It is well accepted that the accumulation of multiple genetic events in different genes and molecular pathways is the main cause of OSCC evolution [3, 32]. Previous studies have identified various types of genetic aberrations in OSCCs and oral dysplasias, the precursors of OSCCs, including somatic mutations in the D-loop of mtDNA sequence  and in exons nine and 20 of Phosphatidylinositol 3-kinase gene (PI3K) , common deletions on chromosome 3p such as the 3p14 locus that harbors FHIT (Fragile Histidine Triad) [35–37], as well as gene copy number increases in certain oncogenes such as EGFR and CCND1[31, 38, 39]. Evidence from microarray studies has also revealed differentially expressed genes in oral cavity tumors [40–44], suggesting multiple dimensions of genetic aberrations contributing to OSCC development. Here, we presented a whole transcriptome analysis to identify exonic somatic mutations in two OSCC samples. To overcome the small sample size, we have developed a stringent bioinformatic pipeline with multiple filters to reduce false positives. In total, we have identified 515 SMGs which were significantly mutated, and 156 TDGs with disruptive mutations in both tumor samples. We also measured gene expression and found SMGs were enriched in differentially expressed genes, implying that the accumulation of genetic aberrations may regulate corresponding gene expression and further affect tumor evolution.
Five of six genes identified in both SMGs and TDGs are known driver genes in COSMIC database, and the remaining gene GTF2H5 stimulates the ATPase activity of ERCC3, a nucleotide excision repair gene, to trigger DNA opening during DNA repair. Since genes involved in DNA repair functions are commonly associated with oral cancer [45–47], it is very likely that GTF2H5 is also related to carcinogenesis. Collectively, these observations indicate our bioinformatic pipeline has substantial power to identify tumor-related genes.
Of 515 SMGs, several membrane-related GO terms were enriched, including intrinsic to membrane, integral to membrane, intrinsic to plasma membrane and integral to plasma membrane. Interestingly, the original study found that the term of intrinsic to plasma membrane was enriched in mis-regulated genes in tumor samples , suggesting that disruption or mis-expression of genes related to plasma membrane may be involved in tumor development. We also found six tumor related genes, TUSC2, TP53I3, TSSC4, RAB23, RAB39A, and ERG, which function as either tumor suppressor genes or oncogenes. Additionally, we identified FGF2, a fibroblast growth factor in the FGF signaling pathway, which was reported to be important in OSCCs . Another pathway potentially associated with OSCC is the cell adhesion molecules (CAMs), which is also enriched in SMGs. CAMs are essential component to maintain the structure of stratified squamous epithelium and a critical mediator of tumor progression in OSCC [48, 49], and mis-expression or dysfunction of CAMs are shown to contribute to malignant tumors . The excess of CAMs in SMGs further suggests the critical role of the CAM pathway in OSCCs. Again, cell adhesion was found to be enriched in mis-regulated genes in the original study , confirming that tumor development may involve both mis-expression and dysfunction of CAMs.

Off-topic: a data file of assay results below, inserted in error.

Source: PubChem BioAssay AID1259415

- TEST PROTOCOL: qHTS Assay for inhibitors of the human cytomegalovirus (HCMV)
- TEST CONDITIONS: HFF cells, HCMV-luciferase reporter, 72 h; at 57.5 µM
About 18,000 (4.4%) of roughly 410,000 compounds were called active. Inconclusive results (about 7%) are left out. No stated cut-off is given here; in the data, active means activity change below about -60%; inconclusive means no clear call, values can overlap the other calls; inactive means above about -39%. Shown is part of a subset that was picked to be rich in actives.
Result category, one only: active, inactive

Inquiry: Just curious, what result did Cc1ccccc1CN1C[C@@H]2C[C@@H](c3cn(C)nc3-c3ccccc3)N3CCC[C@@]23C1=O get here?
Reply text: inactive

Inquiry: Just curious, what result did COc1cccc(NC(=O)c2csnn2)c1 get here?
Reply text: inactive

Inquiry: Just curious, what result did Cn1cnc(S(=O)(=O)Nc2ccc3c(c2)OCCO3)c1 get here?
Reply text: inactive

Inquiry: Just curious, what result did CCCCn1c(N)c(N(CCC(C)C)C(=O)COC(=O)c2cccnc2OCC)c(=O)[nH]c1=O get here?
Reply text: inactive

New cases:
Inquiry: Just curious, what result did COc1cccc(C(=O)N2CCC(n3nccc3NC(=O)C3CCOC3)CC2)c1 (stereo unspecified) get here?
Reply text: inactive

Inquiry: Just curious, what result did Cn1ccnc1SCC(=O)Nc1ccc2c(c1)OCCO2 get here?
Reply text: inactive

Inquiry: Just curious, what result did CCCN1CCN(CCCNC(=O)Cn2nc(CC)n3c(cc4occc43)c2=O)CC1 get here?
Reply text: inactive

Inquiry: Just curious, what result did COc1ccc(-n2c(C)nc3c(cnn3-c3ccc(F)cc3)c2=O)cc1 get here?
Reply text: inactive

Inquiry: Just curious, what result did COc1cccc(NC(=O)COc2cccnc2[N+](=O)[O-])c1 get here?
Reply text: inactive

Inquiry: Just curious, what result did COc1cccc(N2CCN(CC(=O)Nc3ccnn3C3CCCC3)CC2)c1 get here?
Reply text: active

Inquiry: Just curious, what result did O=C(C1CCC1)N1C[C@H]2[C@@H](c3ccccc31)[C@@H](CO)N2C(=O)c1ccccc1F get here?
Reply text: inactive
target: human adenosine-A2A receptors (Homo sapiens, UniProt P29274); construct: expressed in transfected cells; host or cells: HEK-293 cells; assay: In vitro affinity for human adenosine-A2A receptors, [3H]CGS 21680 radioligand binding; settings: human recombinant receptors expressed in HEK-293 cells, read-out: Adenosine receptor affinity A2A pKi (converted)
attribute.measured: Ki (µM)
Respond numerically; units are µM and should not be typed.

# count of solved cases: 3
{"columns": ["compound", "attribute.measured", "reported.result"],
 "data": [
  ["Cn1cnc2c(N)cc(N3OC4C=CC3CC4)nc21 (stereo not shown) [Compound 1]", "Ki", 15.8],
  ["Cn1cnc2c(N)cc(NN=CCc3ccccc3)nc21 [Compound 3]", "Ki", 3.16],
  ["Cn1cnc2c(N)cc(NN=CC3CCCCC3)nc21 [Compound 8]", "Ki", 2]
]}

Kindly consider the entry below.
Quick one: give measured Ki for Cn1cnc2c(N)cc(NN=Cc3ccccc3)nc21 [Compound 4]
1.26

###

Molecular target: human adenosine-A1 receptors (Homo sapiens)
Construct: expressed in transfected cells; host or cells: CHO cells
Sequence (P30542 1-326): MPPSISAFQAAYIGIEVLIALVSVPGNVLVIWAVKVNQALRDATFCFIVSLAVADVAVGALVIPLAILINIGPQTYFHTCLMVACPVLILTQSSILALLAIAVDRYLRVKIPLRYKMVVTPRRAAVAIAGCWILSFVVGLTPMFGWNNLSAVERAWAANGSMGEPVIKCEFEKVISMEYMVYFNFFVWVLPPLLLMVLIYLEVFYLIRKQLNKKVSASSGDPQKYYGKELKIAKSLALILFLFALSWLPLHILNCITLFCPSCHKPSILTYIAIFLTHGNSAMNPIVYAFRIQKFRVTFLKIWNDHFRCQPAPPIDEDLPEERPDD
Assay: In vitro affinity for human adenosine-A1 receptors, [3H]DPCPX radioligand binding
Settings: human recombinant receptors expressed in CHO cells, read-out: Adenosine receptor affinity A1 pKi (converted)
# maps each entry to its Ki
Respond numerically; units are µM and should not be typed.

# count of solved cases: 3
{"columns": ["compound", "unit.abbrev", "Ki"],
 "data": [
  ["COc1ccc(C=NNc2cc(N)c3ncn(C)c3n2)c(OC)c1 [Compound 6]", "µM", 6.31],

Tumor driver genes are normally considered as with high somatic mutation rate, thus 156 TDGs identified without information from mutation rate are intriguing. Besides six genes also identified as SMGs, we also found that 57 (37%) TDGs significantly mutated in one tumor sample but not in the other tumor sample. Considering that only two patients were used in this study and a large proportion of TDGs were significantly mutated in only one sample, it is possible that some TDGs are in fact SMGs, but failed to be identified here due to the small sample size. We thus suggest that screening TDGs may be an alternative way to identify candidate cancer driver genes when sample size is limited.
Although a few pioneer studies demonstrated that RNA-Seq is suitable for identifying somatic mutations [14–17, 50, 51], there is a concern that RNA-Seq is prone to error  and may generate a high false discovery rate due to incorrect alignment of reads, sequencing errors or extremely high or low read coverage. To minimize the false positive rate, we have applied a series of stringent filters. First, we only used reads in which each base has a Q-score ≥ 20, which reduces the influence of sequencing errors. Next we filtered out read alignments with a mapping quality lower than 30, which avoids reads mapped to multiple locations alignments with low similarity. Then we required each qualified variant must have a read depth between three and 500. Our strategy to identify somatic mutations also automatically removed the effect of systematically incorrect alignments which present in both tumor and matched samples. Hence we believe that somatic mutations identified in this study provide a substantial list of candidates for biomarker development. However, it should also be noted that we only focused on exonic regions captured by RNA-Seq, somatic mutations in regulatory regions will not be identified here, therefore out list also presents a portion of somatic mutations in OSCCs.